Backpacks -- is there a "green" one?

Discussion in 'MacBook Pro' started by ghanwani, Aug 26, 2012.

  1. ghanwani macrumors 6502a

    Dec 8, 2008
    I went to look for backpacks in the mall today and
    came across one made by Briggs & Riley that I like
    but it had a warning label on it about the materials
    saying that it shouldn't be chewed and that it contains
    chemicals known to cause cancer. The person at the store
    said that this is typical for all backpacks. Can anyone
    vouch for this? Did your backpack come with such a

    That got me thinking of whether there exists something
    like a "green" made with environmental
    and health consciousness. Perhaps one that uses
    natural, non-toxic, and biodegradable and/or recyclable

    Let me know if you have any ideas here.

    My local Apple store had only one backpack -- the one
    by Hurley -- and I didn't much care for that, but I look
    at all the labels and didn't find the warning label that
    the Briggs & Riley had.

  2. Doggonit macrumors regular

    Jul 11, 2012
    You plan on chewing your backpack often then, I take it?

    Do you realize that anything taken in sufficient quantities will have carcinogenic effects, right? You do realize that everything is radioactive as well, right? That doesn't mean that it will outright kill you, contrary the the pathetically ignorant public imagination.
  3. ghanwani thread starter macrumors 6502a

    Dec 8, 2008
    Sometimes when I get hungry. :D

    The point is, does it have to be made of toxic materials? Did they run out of safe materials to build backpacks?

    This is the first time I'm hearing this. Can you point me to some data that I can use to educate myself?
  4. Beta Particle macrumors 6502a

    Jun 25, 2012
    I really doubt this is anything to be concerned about—you’re probably in California, right?

    I think your best option would be to not buy a “laptop backpack” but rather, look for a good 100% cotton canvas or leather backpack if you want something “green” and then buying a sleeve for your notebook to go in it.

    Avoid synthetics like Nylon, Neoprene etc.
  5. SlyMac macrumors 6502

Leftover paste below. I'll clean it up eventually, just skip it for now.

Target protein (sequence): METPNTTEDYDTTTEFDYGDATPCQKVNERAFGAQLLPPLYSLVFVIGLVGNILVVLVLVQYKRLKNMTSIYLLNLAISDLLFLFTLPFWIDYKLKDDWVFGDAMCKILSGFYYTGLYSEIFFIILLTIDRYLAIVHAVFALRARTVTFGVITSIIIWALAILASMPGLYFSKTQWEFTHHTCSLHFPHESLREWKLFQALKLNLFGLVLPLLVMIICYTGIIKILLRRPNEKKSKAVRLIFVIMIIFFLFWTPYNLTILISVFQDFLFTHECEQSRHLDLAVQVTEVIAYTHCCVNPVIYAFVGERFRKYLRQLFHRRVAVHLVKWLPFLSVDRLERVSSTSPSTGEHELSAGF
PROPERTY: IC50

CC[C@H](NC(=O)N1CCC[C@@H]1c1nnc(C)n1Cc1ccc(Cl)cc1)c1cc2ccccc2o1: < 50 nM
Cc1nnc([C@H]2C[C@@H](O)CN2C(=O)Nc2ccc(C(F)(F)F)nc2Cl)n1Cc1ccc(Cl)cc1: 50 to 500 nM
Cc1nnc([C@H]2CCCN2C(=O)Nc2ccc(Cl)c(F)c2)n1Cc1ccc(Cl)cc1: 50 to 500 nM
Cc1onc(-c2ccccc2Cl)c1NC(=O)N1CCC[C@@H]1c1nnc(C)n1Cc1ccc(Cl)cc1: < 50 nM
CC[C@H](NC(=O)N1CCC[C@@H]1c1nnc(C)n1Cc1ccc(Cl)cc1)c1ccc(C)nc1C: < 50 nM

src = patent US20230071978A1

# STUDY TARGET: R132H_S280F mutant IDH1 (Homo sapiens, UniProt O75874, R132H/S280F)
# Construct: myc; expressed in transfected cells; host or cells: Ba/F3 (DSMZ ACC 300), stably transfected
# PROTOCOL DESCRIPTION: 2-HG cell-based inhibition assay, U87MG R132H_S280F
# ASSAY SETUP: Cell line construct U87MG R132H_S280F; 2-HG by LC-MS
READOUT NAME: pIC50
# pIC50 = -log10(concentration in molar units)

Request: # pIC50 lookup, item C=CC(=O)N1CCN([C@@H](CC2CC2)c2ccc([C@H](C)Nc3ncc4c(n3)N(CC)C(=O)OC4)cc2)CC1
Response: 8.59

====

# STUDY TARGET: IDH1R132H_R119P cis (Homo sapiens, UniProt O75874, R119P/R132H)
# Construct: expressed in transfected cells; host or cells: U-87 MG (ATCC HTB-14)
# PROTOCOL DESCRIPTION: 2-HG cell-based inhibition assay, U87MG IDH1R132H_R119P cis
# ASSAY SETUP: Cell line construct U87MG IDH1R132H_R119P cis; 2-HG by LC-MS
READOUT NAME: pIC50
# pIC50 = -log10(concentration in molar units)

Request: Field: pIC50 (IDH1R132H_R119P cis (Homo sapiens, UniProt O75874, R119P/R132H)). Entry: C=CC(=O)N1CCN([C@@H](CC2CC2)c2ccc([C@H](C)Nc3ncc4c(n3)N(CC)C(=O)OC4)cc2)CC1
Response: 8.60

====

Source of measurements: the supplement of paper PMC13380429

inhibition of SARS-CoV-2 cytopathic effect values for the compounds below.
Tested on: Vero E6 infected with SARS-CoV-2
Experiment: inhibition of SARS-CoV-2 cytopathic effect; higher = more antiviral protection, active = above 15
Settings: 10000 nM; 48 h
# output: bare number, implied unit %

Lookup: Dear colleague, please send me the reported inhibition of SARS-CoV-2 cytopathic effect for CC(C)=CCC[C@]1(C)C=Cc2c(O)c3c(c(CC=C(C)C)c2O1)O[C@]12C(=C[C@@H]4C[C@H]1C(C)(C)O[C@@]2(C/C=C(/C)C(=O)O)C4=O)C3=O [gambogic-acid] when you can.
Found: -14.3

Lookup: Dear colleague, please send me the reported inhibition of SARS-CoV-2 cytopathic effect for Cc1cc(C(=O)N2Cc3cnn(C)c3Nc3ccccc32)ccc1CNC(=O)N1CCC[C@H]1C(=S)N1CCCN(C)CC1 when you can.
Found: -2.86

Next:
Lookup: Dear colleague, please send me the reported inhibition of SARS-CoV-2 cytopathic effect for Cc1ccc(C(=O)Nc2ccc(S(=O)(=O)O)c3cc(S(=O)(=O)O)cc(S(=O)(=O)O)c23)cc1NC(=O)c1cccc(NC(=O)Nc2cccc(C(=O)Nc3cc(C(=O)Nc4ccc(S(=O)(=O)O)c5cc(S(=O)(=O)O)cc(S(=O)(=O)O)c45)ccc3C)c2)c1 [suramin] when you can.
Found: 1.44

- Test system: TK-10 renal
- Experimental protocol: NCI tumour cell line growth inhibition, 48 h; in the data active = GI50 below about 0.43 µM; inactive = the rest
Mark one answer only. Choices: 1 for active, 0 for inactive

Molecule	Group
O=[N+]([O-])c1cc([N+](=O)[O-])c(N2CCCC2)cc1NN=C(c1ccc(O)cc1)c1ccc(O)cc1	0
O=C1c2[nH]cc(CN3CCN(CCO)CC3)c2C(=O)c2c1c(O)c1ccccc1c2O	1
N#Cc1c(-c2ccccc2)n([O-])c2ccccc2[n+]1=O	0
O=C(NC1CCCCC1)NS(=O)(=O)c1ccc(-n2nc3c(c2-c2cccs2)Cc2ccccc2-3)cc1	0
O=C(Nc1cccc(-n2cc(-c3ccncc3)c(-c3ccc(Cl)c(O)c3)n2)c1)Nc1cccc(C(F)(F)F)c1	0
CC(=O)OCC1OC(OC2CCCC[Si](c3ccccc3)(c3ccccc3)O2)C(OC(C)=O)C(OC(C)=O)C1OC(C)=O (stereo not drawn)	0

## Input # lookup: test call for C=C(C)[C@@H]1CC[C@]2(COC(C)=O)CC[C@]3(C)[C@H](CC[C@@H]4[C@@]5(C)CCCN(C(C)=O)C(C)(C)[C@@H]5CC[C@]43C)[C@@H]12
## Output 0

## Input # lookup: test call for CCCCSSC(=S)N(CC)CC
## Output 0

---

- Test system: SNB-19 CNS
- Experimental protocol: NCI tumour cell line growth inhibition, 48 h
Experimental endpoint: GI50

Jun 16, 2008
    I bought a Hemp laptop messenger bag (black) from TimBuk2 about 6 years ago and still use it today. Their warranty support and overall quality is great. I'm not sure if they still sell it though.
  6. AZREOSpecialist macrumors 68020


    Mar 15, 2009
    You should take your low-information, denial-based opinions to a thread where your statements would be on-topic. You go right ahead and surround yourself with all of the carcinogens that you want - more power to you. In fact, I'll even send you some if you give me your address. We all can. You would be on cloud 9.


    Check out Targus' EcoSmart line…
  7. stuaz macrumors 6502

    Jun 16, 2012
    In the UK our back packs don't have such a warning on them - could be because they don't have the "dangerous" chemicals in them, but I am guessing its because the manufacturer are trying to cover there own backs due to the "sue culture" that exists....
  8. Doggonit, Aug 27, 2012
    Last edited by a moderator: Aug 27, 2012

    Doggonit macrumors regular

    Jul 11, 2012
    I think you'll find that regular ballistic nylon and such isn't treated with toxins. Even waterproofed (usually with PTFE) fabrics aren't poisonous through ingestion. That is despite the fact that at its origin, the process of making synthetic fibers and PTFE coatings involve chemicals that are indeed harmful to your health, however the end product isn't.

    As for all matter being radioactive, here's a short article:
    If you wish for a slightly more involved and divergent explanation of things:
    And a pretty neat radiation dose chart can be found here:


  9. dusk007 macrumors 68040


    Dec 5, 2009
    I don't think any backpack sold is really toxic in any meaningful way.

    If you care about environmentally friendly, just buy something lasting.
    A backpack that you can use for 10 years than stich and use another 10 years. No matter the material it is way more environmentally friendly than anything else.
    I would go for some leather or linen stuff. Easy to fix hard to kill.
  10. heisenberg123 macrumors 603


    Oct 31, 2010
    Hamilton, Ontario
    im sure there are plenty of hemp messenger bags that will work, you might just have to expand your search
  11. blueroom macrumors 603


    Feb 15, 2009
    Toronto, Canada
    What happens if you chew on those ;)

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